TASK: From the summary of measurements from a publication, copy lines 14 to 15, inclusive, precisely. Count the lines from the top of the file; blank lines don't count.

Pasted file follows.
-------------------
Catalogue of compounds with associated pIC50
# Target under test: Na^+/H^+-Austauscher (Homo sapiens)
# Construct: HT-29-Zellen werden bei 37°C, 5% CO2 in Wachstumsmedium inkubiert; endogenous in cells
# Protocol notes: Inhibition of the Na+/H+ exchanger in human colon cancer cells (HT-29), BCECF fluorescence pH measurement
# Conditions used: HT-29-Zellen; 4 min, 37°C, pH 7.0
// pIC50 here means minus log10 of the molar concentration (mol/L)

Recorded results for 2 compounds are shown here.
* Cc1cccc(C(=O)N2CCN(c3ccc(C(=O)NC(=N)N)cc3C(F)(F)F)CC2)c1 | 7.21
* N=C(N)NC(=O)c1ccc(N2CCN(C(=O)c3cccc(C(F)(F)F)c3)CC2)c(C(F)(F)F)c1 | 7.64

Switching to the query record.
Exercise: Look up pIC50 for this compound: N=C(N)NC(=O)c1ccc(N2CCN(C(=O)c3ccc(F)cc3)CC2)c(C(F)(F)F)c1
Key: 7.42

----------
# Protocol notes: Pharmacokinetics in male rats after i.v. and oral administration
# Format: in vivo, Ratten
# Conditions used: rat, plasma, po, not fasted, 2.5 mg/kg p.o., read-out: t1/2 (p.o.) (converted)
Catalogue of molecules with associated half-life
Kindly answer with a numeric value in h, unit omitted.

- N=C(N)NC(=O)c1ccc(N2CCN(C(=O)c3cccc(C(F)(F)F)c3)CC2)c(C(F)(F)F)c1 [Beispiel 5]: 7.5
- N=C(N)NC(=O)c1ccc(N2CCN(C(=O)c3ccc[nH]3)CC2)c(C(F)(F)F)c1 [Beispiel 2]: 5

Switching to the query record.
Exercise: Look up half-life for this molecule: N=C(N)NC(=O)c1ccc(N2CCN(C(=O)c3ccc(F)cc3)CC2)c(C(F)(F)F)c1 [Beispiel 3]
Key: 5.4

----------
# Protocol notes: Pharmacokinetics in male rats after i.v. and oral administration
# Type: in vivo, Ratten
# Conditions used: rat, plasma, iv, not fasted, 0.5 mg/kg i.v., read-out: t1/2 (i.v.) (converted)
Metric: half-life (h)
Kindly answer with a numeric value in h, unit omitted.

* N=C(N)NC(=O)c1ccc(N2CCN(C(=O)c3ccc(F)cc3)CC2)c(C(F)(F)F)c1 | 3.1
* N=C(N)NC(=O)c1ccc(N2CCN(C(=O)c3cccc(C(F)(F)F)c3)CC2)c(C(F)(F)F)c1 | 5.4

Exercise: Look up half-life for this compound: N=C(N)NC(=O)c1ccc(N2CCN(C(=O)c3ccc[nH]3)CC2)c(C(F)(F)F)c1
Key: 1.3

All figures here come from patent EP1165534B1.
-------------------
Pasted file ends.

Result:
# Protocol notes: Pharmacokinetics in male rats after i.v. and oral administration
# Format: in vivo, Ratten